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Wall Street Eyed as Solution to NY Education Budget Cuts

April 8, 2010

NEW YORK, N.Y. - More protests are planned today in Central New York against planned billion-dollar-plus education budget cuts. Demonstrators hope to deliver the message to state Senate Democrats that they should consider taxing Wall Street before balancing the budget "on the backs of New York public school children."

One of the activists is Pastor Phyllis Lee, a retired public school teacher in Syracuse, who says it's time the financial sector paid its fair share.

"They continue to get raises, and they continue to get promotions and the big bucks, whereas the schools are suffering in the State of New York, for lack of funding."

Pastor Lee's former school district, Syracuse, would face an $11-million cut.

"That will mean a loss of 233 teachers and larger class sizes. This is the largest school aid cut in the history of New York State."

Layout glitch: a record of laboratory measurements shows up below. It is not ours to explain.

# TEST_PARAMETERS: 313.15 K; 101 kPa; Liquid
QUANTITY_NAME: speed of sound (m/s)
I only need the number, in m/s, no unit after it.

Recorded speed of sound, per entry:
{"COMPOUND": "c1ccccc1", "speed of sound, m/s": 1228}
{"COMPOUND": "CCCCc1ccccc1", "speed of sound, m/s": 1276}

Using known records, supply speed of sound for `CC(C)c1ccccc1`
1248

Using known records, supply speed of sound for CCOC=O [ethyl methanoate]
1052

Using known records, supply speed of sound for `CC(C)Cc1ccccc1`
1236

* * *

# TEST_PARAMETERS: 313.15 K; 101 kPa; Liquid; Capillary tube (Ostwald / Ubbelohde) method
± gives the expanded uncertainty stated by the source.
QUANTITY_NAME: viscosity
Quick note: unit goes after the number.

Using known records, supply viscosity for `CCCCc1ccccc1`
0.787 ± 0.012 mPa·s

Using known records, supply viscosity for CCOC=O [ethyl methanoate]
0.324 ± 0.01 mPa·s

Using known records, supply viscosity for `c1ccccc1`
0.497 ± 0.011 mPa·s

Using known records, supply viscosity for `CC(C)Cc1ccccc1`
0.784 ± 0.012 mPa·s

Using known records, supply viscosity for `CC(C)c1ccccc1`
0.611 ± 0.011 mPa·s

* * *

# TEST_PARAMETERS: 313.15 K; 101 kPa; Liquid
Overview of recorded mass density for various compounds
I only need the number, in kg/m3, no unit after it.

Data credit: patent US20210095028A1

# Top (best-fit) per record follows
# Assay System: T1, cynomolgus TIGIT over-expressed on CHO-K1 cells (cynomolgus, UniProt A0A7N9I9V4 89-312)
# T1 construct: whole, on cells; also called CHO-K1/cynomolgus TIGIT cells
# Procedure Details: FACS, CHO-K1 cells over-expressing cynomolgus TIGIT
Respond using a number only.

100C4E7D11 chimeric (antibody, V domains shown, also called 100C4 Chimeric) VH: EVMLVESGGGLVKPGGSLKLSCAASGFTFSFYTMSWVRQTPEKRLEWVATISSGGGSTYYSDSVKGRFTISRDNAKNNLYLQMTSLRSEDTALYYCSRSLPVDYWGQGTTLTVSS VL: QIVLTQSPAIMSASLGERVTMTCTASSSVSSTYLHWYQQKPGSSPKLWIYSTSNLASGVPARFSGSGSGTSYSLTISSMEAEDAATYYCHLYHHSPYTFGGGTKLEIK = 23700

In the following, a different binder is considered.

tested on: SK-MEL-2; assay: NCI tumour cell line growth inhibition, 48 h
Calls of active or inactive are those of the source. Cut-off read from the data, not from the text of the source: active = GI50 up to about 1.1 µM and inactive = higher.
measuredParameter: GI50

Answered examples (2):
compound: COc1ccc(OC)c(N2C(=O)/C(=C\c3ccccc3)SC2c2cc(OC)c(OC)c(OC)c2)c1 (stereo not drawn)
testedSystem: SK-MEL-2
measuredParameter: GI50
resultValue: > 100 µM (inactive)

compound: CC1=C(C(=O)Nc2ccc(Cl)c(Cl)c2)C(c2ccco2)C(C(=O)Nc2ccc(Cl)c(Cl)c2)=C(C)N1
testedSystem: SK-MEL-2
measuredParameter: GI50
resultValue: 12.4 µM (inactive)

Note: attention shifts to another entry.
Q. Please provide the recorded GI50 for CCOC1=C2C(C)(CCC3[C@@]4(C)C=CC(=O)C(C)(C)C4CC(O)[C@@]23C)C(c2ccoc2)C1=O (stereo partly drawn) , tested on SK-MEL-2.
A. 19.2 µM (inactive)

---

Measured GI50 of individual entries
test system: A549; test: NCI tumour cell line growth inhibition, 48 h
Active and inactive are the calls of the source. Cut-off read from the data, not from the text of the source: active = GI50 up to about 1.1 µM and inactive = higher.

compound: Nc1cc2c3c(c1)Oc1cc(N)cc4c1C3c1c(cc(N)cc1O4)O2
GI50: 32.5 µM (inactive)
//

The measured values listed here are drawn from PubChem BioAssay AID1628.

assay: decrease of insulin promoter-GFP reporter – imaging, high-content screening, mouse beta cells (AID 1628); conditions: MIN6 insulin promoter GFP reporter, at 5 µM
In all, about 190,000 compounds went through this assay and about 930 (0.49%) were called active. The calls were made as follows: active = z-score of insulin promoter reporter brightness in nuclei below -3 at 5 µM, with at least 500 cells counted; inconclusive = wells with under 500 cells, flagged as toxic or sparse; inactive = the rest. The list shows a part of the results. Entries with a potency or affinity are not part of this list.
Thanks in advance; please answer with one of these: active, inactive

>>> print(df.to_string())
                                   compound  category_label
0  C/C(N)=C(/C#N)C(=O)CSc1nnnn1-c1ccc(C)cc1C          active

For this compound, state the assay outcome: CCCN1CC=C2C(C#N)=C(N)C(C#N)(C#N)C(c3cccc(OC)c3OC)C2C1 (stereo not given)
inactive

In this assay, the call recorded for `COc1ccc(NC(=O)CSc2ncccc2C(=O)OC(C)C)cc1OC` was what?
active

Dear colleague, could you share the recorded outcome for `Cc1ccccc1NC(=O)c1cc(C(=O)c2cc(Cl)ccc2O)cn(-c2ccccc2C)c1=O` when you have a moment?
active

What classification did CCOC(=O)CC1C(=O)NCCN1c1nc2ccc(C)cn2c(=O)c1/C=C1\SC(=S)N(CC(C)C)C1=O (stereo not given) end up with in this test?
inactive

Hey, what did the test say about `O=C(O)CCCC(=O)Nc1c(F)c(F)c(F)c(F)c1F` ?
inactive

Nikki Jones, communications coordinator for the Alliance for Quality Education, says Senate Democrats need to seriously consider the impact of the cuts, including what they mean to education across the state.

"By saying 'yes' to cutting $1.4 billion from our schools, you're saying 'yes' to cutting 15,000 teacher positions, eliminating programs like ESL and after-school that our students need, as well as saying 'yes' to property taxes."

Protests against the cuts have been held across the state, and today protesters are expected to rally in front of Senate Vice President David Valesky's office in Syracuse. Senate Democrats accepted the governors' proposed $1.4-billion education cuts, calling them painful, but unavoidable. The protest is expected to begin at 11:00 a.m.

Mike Clifford, Public News Service - NY